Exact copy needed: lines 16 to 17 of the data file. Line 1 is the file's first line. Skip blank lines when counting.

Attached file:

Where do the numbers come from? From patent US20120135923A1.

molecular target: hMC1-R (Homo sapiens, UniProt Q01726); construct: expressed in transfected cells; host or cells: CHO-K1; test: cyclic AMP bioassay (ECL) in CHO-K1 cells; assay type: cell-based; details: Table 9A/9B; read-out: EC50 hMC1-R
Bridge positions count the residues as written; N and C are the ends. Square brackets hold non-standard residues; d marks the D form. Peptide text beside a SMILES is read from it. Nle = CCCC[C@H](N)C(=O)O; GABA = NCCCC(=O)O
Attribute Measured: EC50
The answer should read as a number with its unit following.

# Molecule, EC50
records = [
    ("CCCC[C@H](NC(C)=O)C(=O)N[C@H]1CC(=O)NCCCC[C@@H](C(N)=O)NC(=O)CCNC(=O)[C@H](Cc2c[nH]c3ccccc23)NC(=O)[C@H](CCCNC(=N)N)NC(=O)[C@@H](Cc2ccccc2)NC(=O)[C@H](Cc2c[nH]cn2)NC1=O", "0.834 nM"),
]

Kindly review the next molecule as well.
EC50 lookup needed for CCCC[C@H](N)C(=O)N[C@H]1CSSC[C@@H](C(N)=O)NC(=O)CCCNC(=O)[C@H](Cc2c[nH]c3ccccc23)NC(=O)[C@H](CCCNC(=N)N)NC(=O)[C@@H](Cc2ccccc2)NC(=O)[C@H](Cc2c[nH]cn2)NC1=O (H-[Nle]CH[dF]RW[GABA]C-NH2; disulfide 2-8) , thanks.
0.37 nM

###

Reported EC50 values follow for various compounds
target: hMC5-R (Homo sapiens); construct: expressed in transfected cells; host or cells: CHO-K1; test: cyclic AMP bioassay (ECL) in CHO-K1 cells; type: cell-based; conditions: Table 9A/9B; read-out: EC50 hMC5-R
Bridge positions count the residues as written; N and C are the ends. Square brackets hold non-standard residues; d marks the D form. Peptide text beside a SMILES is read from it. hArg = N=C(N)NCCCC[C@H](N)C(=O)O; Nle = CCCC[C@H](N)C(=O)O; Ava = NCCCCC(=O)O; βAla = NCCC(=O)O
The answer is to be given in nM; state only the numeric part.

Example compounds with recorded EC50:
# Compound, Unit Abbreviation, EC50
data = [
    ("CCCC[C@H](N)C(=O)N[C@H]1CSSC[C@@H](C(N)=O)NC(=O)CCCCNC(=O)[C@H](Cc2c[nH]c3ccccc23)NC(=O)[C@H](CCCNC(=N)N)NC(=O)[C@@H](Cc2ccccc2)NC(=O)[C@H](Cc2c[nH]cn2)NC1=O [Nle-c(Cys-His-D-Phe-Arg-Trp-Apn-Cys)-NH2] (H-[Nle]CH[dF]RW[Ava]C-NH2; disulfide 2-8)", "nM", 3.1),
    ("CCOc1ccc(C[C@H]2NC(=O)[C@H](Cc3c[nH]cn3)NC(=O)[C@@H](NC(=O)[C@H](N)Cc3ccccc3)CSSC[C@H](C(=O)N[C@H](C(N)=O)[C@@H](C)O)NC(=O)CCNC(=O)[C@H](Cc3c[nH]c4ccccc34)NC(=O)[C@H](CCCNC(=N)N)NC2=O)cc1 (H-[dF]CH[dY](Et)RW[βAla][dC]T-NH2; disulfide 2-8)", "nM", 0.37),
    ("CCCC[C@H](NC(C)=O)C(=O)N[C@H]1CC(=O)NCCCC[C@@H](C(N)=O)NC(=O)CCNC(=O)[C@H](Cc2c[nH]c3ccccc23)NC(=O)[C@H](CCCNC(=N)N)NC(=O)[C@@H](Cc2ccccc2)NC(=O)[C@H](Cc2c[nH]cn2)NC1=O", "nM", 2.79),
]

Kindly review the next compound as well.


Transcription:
Bridge positions count the residues as written; N and C are the ends. Square brackets hold non-standard residues; d marks the D form. Peptide text beside a SMILES is read from it. hArg = N=C(N)NCCCC[C@H](N)C(=O)O; Nle = CCCC[C@H](N)C(=O)O; Ava = NCCCCC(=O)O; βAla = NCCC(=O)O
The answer is to be given in nM; state only the numeric part.